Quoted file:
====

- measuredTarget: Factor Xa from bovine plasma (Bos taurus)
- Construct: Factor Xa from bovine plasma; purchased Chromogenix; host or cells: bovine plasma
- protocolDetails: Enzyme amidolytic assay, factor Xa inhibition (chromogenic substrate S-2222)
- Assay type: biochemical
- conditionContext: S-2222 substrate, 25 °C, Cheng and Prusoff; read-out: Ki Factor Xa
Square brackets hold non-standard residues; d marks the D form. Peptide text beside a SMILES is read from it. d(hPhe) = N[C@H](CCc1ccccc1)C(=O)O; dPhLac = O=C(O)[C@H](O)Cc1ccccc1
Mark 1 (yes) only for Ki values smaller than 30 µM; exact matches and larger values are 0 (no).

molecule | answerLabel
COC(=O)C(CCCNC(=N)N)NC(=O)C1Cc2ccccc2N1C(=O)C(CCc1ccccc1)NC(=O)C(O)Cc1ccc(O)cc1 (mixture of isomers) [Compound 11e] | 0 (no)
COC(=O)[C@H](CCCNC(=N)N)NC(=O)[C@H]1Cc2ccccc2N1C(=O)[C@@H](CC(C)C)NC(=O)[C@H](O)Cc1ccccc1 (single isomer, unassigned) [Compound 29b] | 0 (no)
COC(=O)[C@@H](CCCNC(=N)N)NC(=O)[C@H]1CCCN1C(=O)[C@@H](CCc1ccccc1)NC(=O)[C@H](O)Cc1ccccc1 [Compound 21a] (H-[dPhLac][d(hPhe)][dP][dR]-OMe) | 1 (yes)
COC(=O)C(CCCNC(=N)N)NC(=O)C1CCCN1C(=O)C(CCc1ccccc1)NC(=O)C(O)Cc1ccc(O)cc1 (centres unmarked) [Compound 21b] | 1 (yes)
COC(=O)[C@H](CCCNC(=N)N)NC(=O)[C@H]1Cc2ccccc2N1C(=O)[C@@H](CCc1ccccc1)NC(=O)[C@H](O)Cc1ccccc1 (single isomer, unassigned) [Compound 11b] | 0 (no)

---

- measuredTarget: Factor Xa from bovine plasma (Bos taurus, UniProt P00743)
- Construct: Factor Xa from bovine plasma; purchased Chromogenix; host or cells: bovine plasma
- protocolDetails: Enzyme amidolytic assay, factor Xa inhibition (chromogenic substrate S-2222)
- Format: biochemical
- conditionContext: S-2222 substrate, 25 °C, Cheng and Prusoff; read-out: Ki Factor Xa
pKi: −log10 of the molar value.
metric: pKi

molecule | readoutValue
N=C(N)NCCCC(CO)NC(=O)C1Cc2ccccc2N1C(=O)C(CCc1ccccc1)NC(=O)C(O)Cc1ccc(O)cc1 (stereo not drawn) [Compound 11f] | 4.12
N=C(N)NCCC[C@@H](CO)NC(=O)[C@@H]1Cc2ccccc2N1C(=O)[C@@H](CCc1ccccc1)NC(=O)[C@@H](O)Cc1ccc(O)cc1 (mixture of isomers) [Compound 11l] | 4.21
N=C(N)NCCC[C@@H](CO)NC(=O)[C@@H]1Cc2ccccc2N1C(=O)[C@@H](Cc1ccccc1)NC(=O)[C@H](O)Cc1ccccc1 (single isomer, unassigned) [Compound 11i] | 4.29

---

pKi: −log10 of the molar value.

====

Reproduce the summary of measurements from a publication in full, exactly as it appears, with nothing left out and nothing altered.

- measuredTarget: Factor Xa from bovine plasma (Bos taurus)
- Construct: Factor Xa from bovine plasma; purchased Chromogenix; host or cells: bovine plasma
- protocolDetails: Enzyme amidolytic assay, factor Xa inhibition (chromogenic substrate S-2222)
- Assay type: biochemical
- conditionContext: S-2222 substrate, 25 °C, Cheng and Prusoff; read-out: Ki Factor Xa
Square brackets hold non-standard residues; d marks the D form. Peptide text beside a SMILES is read from it. d(hPhe) = N[C@H](CCc1ccccc1)C(=O)O; dPhLac = O=C(O)[C@H](O)Cc1ccccc1
Mark 1 (yes) only for Ki values smaller than 30 µM; exact matches and larger values are 0 (no).

molecule | answerLabel
COC(=O)C(CCCNC(=N)N)NC(=O)C1Cc2ccccc2N1C(=O)C(CCc1ccccc1)NC(=O)C(O)Cc1ccc(O)cc1 (mixture of isomers) [Compound 11e] | 0 (no)
COC(=O)[C@H](CCCNC(=N)N)NC(=O)[C@H]1Cc2ccccc2N1C(=O)[C@@H](CC(C)C)NC(=O)[C@H](O)Cc1ccccc1 (single isomer, unassigned) [Compound 29b] | 0 (no)
COC(=O)[C@@H](CCCNC(=N)N)NC(=O)[C@H]1CCCN1C(=O)[C@@H](CCc1ccccc1)NC(=O)[C@H](O)Cc1ccccc1 [Compound 21a] (H-[dPhLac][d(hPhe)][dP][dR]-OMe) | 1 (yes)
COC(=O)C(CCCNC(=N)N)NC(=O)C1CCCN1C(=O)C(CCc1ccccc1)NC(=O)C(O)Cc1ccc(O)cc1 (centres unmarked) [Compound 21b] | 1 (yes)
COC(=O)[C@H](CCCNC(=N)N)NC(=O)[C@H]1Cc2ccccc2N1C(=O)[C@@H](CCc1ccccc1)NC(=O)[C@H](O)Cc1ccccc1 (single isomer, unassigned) [Compound 11b] | 0 (no)

---

- measuredTarget: Factor Xa from bovine plasma (Bos taurus, UniProt P00743)
- Construct: Factor Xa from bovine plasma; purchased Chromogenix; host or cells: bovine plasma
- protocolDetails: Enzyme amidolytic assay, factor Xa inhibition (chromogenic substrate S-2222)
- Format: biochemical
- conditionContext: S-2222 substrate, 25 °C, Cheng and Prusoff; read-out: Ki Factor Xa
pKi: −log10 of the molar value.
metric: pKi

molecule | readoutValue
N=C(N)NCCCC(CO)NC(=O)C1Cc2ccccc2N1C(=O)C(CCc1ccccc1)NC(=O)C(O)Cc1ccc(O)cc1 (stereo not drawn) [Compound 11f] | 4.12
N=C(N)NCCC[C@@H](CO)NC(=O)[C@@H]1Cc2ccccc2N1C(=O)[C@@H](CCc1ccccc1)NC(=O)[C@@H](O)Cc1ccc(O)cc1 (mixture of isomers) [Compound 11l] | 4.21
N=C(N)NCCC[C@@H](CO)NC(=O)[C@@H]1Cc2ccccc2N1C(=O)[C@@H](Cc1ccccc1)NC(=O)[C@H](O)Cc1ccccc1 (single isomer, unassigned) [Compound 11i] | 4.29

---

pKi: −log10 of the molar value.